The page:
GEOG103 FINAL EXAM STUDY GUIDE Development ∙ LDCS vs MDCs review o DC less developed, developing, challenge: to improve the level of development o DC more developed, developed, challenge: maintain high level of development ∙ Development: the process of improving the material conditions of people through diffusion of knowledge & technology ∙ A continuous process to constantly improve the health & prosperity of the people Location ∙ North America, Latin America, Europe, East Asia, Central Asia, South Asia, SE Asia, Middle East, Sub Saharan Africa ∙ Then…. Japan, Oceania, & Russia ∙ MDC/LDC is divided by region as well as individual country ∙ HDI: Human Development Index (perfect score 1.0 100%) differs in every country ∙ Uneven development How is HDI measured? ∙ conomic GDP per capita ∙ Socia literacy rate & # years of education ∙ Demographic life expectancy ∙ United Nations came up w/ this) ^ Economic Indicator ∙ (they could use many other stats but they chose this one) ∙ ross Domestic Product per capita (GDP total value of goods & services sold within a country in 1 year ∙ MDCS are typically going to be $20,000 or above on GDP per capita ∙ LDCS are typically going to be about $5,000 or less on GDP per capita Social Indicators ∙ Literacy ra (quality of education) exceeds 98% in MDCs & below 60% in LDCs ∙ Based on age 15+ generally ∙ Years of Education(quantity) MDCs 10 year average, LDCS2 year average Demographic Indicator ∙ life expectancyaverage number of years a newborn infant can expect to live MDCs ∙ North America, Europe, Japan (highest .96), Oceania, Russia (lowest .73) LDCs ∙ Latin America (highest .82; more urbanized), East Asia, Middle East, SE Asia, Central Asia, South Asia, Sub Saharan Africa (lowest .51) ∙ Asian Tigers: Singapore, Taiwan, S. Korea, & Hong Kong Other Social Indicators ∙ Health & welfare (daily caloric intake, # of physicians) ∙ Gender inequality ∙ ross national happiness Other Demographic Indicators ∙ Infant mortality rate ∙ Natural increase rate ∙ Crude birth rate Other Economic Indicators ∙ Consumer goods ∙ Economic structure of a country Primary Sector jobs that directly extract materials from the earth through ag, mining, fishing, & forestry Secondary Sector jobs that process, transform, & assemble raw materials into useful products Tertiary Sector jobs that provide goods & services to people in exchange in payment Stages of Development ∙ Preindustrial Societies (primary sector) ∙ Industrial Societies (secondary sector) ∙ Postindustrial Societies (tertiary sector) Regional Variations within Countries ∙ Brazil, Mexico, & China aren’t classified as an MDC or LDC because there is extreme variation in different parts of the country. Some very developed parts and other very undeveloped parts Obstacles to Development ∙ To reduce the gap between MDCs and LDCs, LDCs must develop more rapidly ∙ LDCs choose 1 of 2 ways to promote development: o elf sufficiency o international trade URBAN GEOGRAPHY Origin of Cities What does “urban” mean? (a matter of scale) 1) Large scale 2) High density 3) ocial heterogeneity ∙ How many people does it take to make up an urbanized area/city in the U.S? 2,500 Terms Physical Definition of a City Central city delimited municipality within which local gov. has legal authority Urbanized area the central city + surrounding built up suburbs. DOES NOT correspond to gov. boundaries (MSA) Metropolitan statistical area functional area of a city: zone of influence o Central city o Urbanized area with at least 50,000 people o ounty within which city is located o Adjacent countries w/ high population density + large percent of ppl working in central city’s (includes land area that is NOT urban) ∙ Newberry county is an example of a MICROpolitan stat. area around Columbia Micropolitan statistical areasmaller urbanized areas between 10,000 50,000 + the country in which it is located (CMSA) Consolidated statistical area overlapping MSAs (conurbation) Megacity city with more than 10 million inhabitants (25 in the world) URBANIZATION ∙ Urbanization process by which the population of cities grow. ∙ 008 urban/rural= 51/49 ∙ larger % urban= higher level of development in the country ∙ MDCs have become increasingly more urban straight up due to the growth of industry ** this is the #1 reason** ∙ LDCs has little to do w/ industry. Main reason for them is because of a high NIR (natural increase rate) ∙ ities occupy < 1% of Earth’s surface Location of a City ∙ Site vs. situation (where is it situated in relation to something else) review ∙ World cities: control centers of the global economy ∙ Cities have different sizes and functions ∙ Size and functionalities of cities fluctuate Urban Hierarchy ∙ New York, London, & Tokyo – three dominant world cities Economic Base of Cities ∙ Economic base a community’s collection of economic activities that support the urban population ∙ What jobs are supported by your daily spending? ∙ Basic sector industries that sell their products/services primarily to consumers OUTSIDE the city (exports) ∙ Nonbasic sector industries that sell their product primarily to consumers IN the community (consumer services) ∙ Multipier effec the more a cities population grows, the more nonbasic jobs there will be (people in the service industry restaurants etc.) Inside the City ∙ CBD central business district ∙ 3 models of urban structure: Geographic Applications of the Models 1) oncentric zone model 2) sector model 3) ultiple nuclei model Social Structure of the City ∙ larger the city stronger the tendency is for residents to segregate themselves o social status (education etc.) o amily status o ethnicity (be able to apply those to the models which those apply to) ∙ gated communities (home owner’s association) ∙ etirement communities Changes in Urban Form 1) improvement of automobile 2) acceptance of shorter work week 3) significant increase in home ownership 4) development of interstate highways ∙ density gradien the density changes in an urban area ∙ suburbanization: depopulation of a central city ∙ ecline of central city ∙ downtown renewal & gentrification Suburbanization ∙ suburbs 60% of Americans (15% inner city; 25% rural) ∙ attractions lack of severe problems of inner city ∙ urban sprawl spread of development over the landscape; wastes land & energy! (costly to extend roads/utilities & use of a car) ∙ annexation process of legally adding land area to a city ∙ edge cities large nodes of consumer & business services at the margin of an urban area (satellite cities) Decline of the Central City ∙ physical problems poor condition of housing ∙ residential succession middle class moves out: sell/rent to lower income.. Subdivide into smaller dwellings ∙ ublic housing (subsidized housing) ∙ economic problems require public services but pay very little taxes to support these services ∙ social problems lack of job skills in inner city, homeless, crime, drugs, gangs Downtown Renewal ∙ 1990s begins reverse stagnation and declines of 80s ∙ gentrification process of middle/upper class moving into deteriorated innercity neighborhoods & renovating ∙ ow? Privately financed, demographics Gentrification Spinoff ∙ gov. & private development ∙ osts? Negativity? Yes, to Taxpayers ∙ ex riverwalk, granby mills, hub etc all being converted to living spaces Models Outside North America ∙ Europe more compact, occupy less total land etc. ∙ No urban sprawl ∙ Residents are dominantly apt. dwellers ∙ ow skylines LDCS ∙ Rich in the center; poor in the suburbs ∙ Histories & current economies vary tremendously ∙ Largely common colonial legacy ∙ Primate city dominant Squatter settlements an area within a city in an LDC in which ppl illegally establish residences on land they do not own or rent and erect homemade structures ∙ Growth= beyond the capability of economic system to create employment, housing, & social services Models outside North America: (look at the broad patterns in this map) ∙ What does the future hold for world cities? (last lecture) AGRICULTURE/RURAL GEOG Agriculture deliberate modification of earth’s surface through cultivation of plants & rearing of animals to obtain sustenance or economic gain ∙ Multiple hearths ∙ 10,000 years ago (before recorded history) ∙ hunters & gatherers (some still exist today) o Inuit’s the arctic o san bushmen of Kalahari Desert o aborigines Australia o ribes of south American rainforest ∙ subsistence agriculture production of food primarily for consumption by farmer’s family (LDCs, very little surplus/food storage) (little to no use of machinery) ∙ commercial agriculture production of food primarily for sale (MDCs predominantly) (very little people in fields, majority done by machines) 5 Distinguishing features 1) purpose of farming 2) percentage of farmers in labor force 3) use of machinery 4) farm size 5) relationship of farming to other businesses (commercial farming directly tied to other business, subsistence has no ties) ∙ agribusiness commercial agriculture characterized by the integration of diff. steps in foodprocessing industry, usually through ownership by large corporations ∙ 1.5% of people in the US are employed in farming ∙ 20% of US workforce are involved with gribusiness(they’re not doing the actual farming) ∙ agricultural regions **study this map** AGRICULTURAL REGIONS IN LDCS (subsistence) 1) hifting Cultivat: slash and burn agriculture ∙ Tropics amazon south America, central & west Africa, SE Asia 2) Pastoral Nomadism: animal husbandry ∙ Dry climates north Africa, east Africa, SW Asia, Central Asia ∙ Depend on animals NOT crops for survival (camels, sheep, goats, etc) (driven by nomads) 3) Intensive Subsistence –the most labor intensive out of all farmiabundance of labor/lack of equipment ∙ East Asia, South Asia, SE Asia 4) Plantationlocated in LDCs but IS COMMERICIAL (owned by MDCs) **not subsistence** ∙ Found in tropics & subtropics ∙ Cotton, sugarcane, coffee, rubber, tobacco, cocoa, tea, jute, coconuts, palm oil AGRICULTURAL REGIONS IN MDCS 1) Mixed Crop & Livestock Farming: most crops are for animal feed ∙ Great plains & northern European plain ∙ Corn, soybean, & cereal grains (oats, rye, wheat, or barley) ∙ Devotes nearly all land to growing crops but 75% of income= from sales of animal products beef, milk, & eggs ∙ educes seasonal variations in income ∙ ORN by far #1 crop here 2) Grain Farming: seed from various grasses (wheat, corn, oats, barley, rice, millet) ∙ Located in regions too dry for mixed crop & livestock ∙ rown primarily for HUMAN consumption 3) ivestock Ranching:commercial grazing of livestock ∙ Semi arid regions too dry for most crops (US/China/Brazil) ∙ eat processing industry ∙ China beef production US/Brazil meat/chicken 4) Dairy Farming: ∙ Near large urban areas in MDCs ∙ argely rising in LDCs ∙ Milkshed ring surrounding a city from which milk can be supplied without spoiling 5) Mediterranean Agriculture: ∙ Occurs where Mediterranean climate exists ∙ Grapes/olives are the two primary products here ∙ Largely found in MDCs 6) ommercial Gardening & Fruit Farming: t ruck farming ∙ Dominant in U.S Southeast (now new England) ∙ Apples, asparagus, berries, cherries, mushrooms, tomatoes, peppers (often costly at the grocery store) ∙ Sold to large food processors for canning & freezing ∙ Low labor costs migrant workers Fishing & Aquafarming ∙ 2/3 consumed by humans (other 1/3 for animal feed) ∙ 6% of protein consumption (more in LDC then MDC) (MDC protein choice is beef/chicken) ∙ overfishing (tuna) Strategies to Increase Food Supply 1) Expand agricultural land! ∙ nly 11% of land is currently used 2) Increase Agricultural Productivity ∙ Green revolution: rapid diffusion of new ag. Technology in high yield seeds & fertilizers (1960s1970s) ∙ in 1950s, scientists started experimenting to develop higher yields of wheat “miracle wheat seed” developed to alleviate food shortages in LDCs ∙ hydroponics growing plants using mineral nutrients in water without soil 3) ncrease Exports (if you have surplus. export it!) 4) mprove food sources ∙ igher protein cereals ∙ Improve palatability of rarely consumed foods Economic Geography Primary Sector: agriculture, mining Secondary Sector: industrial activity Tertiary Sector: services Quaternary Sector: high end services ∙ Industry: manufacturing goods in a factory ∙ Culture hearth: England1750s ∙ Industrial revolution a series of improvements in industrial technology that transformed the process of manufacturing goods (really did change culture) ∙ ndustries impacted: (domino effect) o Coal: plentiful but heavy, so factories clustered near coalfields st o Iron 1 industry to benefit from steam engine (enabled the factories to have constantly heated water rather than having a fire going all the time) o Transportation inventions critical in diffusing IR (canals, railways) Diffusion of IR st ∙ Textiles (woven fabric mills) ∙ Improved process of spinning yarn influenchemical industry for bleaching & dying: ∙ Food processing industry: derived from chemical industry, urban factory workers need food! ∙ Requiring preserving methods (pickling, fermenting, drying) ∙ Led to innovations in glass bottle canning, tin can use Diffusion & Distribution of Industry ∙ Less than 1% of land is devoted to industry ∙ Clustered in 4 main regions: eastern north America, northwestern Europe, eastern Europe, east Asia ∙ Hearth of England because that was where all the people were at the time, & there were lots of natural resources there Locating a Factory ∙ situation factors: location factors related to transportation of materials into & from a factory (relative location) ∙ Where are the people & where are the raw materials? ∙ Site factors: location factors related to cost of factors of production inside the plant: land, labor, capital (absolute location) ∙ Both site and situation factors change through time ∙ Variable factors – time & space ∙ Location DOES matter 1) Bulk Reducing Industries: an industry in which the final product weighs less than its inputs before production (proximity to materials) o Ex steel production (iron ore and coal), canning/freezing food 2) Bulk Gaining Industries:an industry that gains volume or weight during production (proximity to markets/people) o E x: soda bottlers, fabricated metals o inglemarket manufacturers (auto parts) o Just in time deliverno storage (cars/computers) o Reduces perishability Transportation Modes ∙ farther something is transported, lower cost per mile because people must be paid to load/unload ∙ costs rise each time inputs or products are transferred from 1 mode to another ∙ break of bulk point a location where transfer among transportation modes is possible (seaports/airports) (multiple modes of transportation) (Long Beach, California, Charleston ports etc) ∙ every time the product changes “hands” the price goes up 1) abor ∙ labor intensive industry: one in which labor cost is a high percent of expense ∙ fordist (assembly line) vs. post fordist (teams doing it all at once) 2) capital ∙ bility to borrow money 3) land Industry expansions & Shifts: ∙ MDCS factories relocate rom central cities to rural ∙ Relocation from traditional cluster regions to BRICs (Brazil, Russia, India, China) ∙ Brazil & Russia (lots of the planets land) full of raw materials ∙ India & China more market and population/labor force ∙ New international division of labor transfer of some types of jobs, especially those requiring less skilled workers, from MDCs to LDCs ∙ outsourcing : decision by corporation to turn over much of the responsibility for production to independent suppliers ∙ ***Maquiladoras: factories built by US companies in Mexico near US borer, to take advantage of much lower labor costs in Mexico (low cost, low rent, cheap labor) *** ∙ right to work laws: requires factory to maintain a so called “open shop” and prohibits a “closed shop” ∙ industrial competition in MDCs occurs among TRADING BLOCs, not individual countries (NAFTA/EU/OPEC) (Trading among trading blocs w/ teamlike efforts) Services ∙ service: activity that fulfills a human want or need and returns money to those who provide it ∙ MDCs have at least 75% of all their workforce involved in services ∙ LDCs is 50% or less ^ Types of Services ∙ Consumer, business, & public ∙ Public service industry started here; services from the gov. ∙ usiness financial, profession etc ∙ Consumer biggest** things that we buy and need: retail & wholesale, health services, leisure & hospitality services, education service ∙ A few things may fall under more than one category ∙ Large size, high density, social heterogeneity ∙ urbanization: process by which the population of urban settlement grows ∙ more services where there’s more people Why are Consumer Services Distributed in a Regular Pattern? ∙ Central Place: a market center for the exchange of goods & services by people attracted from the surrounding area ∙ Central Place Theory: Settlements serve as centers of market areas for services, larger settlements are fewer and farther between than farther settlements & provide services for a larger number of people who are willing to travel farther ∙ Market area: the area surrounding a service from which customers are attracted ∙ Range: maximum distance people are willing to travel to use a service (radius) ∙ Threshold: minimum # of people needed to support the service ∙ Together they determine whether a good/service can be profitable in a particular location ∙ Situation really only one that matters for services. Situated near market. ∙ Best location minimizes distance to services for largest number of people ∙ Why do compeitiors clusters? Competition drives up sales 12/3/15 GEOG103 Site selection factors ∙ apital ∙ Innovations ∙ Market/transportation ∙ Land ∙ aw materials ∙ Labor ∙ Power The case of FedEx ∙ Site vs. situation Memphis International Airport –runways ∙ Latin American headquarters located in Miami, FL COURSE SUMMARY ∙ Geography is the study of the earth as the home of humans ∙ Geography has changed formed a lot (not grandfathers geog.) ∙ What differentiates geography is its spatial perspective ** ∙ We look for patterns across space ∙ e ask WHY things are where they are? ∙ Main concepts: location, place, region, spatial interaction, humanenvironment interaction, scale (local, regional, national, global) Future of geography ∙ effects of climate change, even human development, new agricultural practices, death of the state system & rise of the urban system, growth of regional economic cooperation, effects of further globalization, global sustainable development FINAL: T hursday, December 10: 12:30 PM in the same room ∙ Covers: development, urban geography, agriculture/food, industry & services ∙ 50 questions: 2 points each: 40 multiple choice, 7 true false, 3 short answers ∙ fill out course evaluations: 5 points on the exam if 90% of class does it.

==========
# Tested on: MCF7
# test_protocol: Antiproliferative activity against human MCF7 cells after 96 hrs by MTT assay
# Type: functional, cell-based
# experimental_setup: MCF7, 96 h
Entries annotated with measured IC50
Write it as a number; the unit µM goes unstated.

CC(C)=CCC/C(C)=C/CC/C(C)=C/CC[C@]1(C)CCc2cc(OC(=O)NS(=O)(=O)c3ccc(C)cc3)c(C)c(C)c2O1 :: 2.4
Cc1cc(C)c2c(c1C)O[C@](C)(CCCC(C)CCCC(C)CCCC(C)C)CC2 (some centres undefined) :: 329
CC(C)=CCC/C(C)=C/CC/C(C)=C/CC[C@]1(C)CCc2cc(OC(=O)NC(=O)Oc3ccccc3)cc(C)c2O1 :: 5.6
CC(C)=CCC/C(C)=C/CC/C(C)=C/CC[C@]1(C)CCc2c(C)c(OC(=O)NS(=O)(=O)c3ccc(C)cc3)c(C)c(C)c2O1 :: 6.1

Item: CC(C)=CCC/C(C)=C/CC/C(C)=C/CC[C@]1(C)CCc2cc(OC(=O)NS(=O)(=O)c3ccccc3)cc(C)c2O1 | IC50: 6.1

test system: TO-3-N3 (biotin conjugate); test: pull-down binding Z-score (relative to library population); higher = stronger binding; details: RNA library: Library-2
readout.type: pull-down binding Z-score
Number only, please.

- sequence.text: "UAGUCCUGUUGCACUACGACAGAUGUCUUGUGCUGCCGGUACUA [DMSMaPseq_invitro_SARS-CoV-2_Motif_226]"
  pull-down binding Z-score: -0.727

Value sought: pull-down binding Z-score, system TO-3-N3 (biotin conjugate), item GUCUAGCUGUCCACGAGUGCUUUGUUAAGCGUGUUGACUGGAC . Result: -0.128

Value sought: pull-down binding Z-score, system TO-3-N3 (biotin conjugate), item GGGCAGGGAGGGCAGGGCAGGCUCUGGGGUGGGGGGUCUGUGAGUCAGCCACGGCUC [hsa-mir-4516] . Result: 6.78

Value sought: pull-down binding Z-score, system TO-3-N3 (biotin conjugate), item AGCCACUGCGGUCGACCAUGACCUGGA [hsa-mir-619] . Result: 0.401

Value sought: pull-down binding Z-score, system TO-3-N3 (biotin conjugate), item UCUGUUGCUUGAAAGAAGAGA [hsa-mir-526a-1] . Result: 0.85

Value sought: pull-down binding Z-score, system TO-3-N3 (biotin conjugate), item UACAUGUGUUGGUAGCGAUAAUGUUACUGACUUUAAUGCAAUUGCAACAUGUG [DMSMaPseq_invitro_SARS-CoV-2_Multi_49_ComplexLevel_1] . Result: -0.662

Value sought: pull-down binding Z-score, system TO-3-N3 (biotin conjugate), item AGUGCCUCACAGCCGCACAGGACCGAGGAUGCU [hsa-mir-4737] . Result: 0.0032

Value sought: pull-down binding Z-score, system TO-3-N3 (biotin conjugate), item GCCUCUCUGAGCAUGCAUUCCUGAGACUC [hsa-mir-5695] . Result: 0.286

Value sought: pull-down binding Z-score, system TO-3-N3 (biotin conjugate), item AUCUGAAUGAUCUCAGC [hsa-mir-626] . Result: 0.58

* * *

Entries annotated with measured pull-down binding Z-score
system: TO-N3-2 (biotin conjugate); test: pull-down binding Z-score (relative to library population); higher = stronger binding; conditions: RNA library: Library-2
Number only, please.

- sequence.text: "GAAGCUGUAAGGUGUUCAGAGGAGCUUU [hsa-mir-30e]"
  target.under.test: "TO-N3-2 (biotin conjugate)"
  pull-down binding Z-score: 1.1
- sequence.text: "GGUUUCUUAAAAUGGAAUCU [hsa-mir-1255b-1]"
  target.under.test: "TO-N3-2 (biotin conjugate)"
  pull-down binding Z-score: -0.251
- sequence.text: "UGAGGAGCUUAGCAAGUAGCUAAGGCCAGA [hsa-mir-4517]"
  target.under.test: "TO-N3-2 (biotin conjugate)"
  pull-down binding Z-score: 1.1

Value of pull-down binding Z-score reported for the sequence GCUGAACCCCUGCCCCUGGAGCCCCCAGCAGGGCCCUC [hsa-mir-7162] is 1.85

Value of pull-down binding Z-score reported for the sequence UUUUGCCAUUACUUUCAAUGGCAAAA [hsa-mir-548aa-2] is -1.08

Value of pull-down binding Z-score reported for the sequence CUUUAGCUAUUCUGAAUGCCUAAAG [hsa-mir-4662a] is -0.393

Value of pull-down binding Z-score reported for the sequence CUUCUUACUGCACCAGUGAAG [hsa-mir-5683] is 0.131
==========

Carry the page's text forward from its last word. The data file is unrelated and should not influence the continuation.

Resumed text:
Are you sure you want to buy this material for
You're already Subscribed!
Looks like you've already subscribed to StudySoup, you won't need to purchase another subscription to get this material. To access this material simply click 'View Full Document'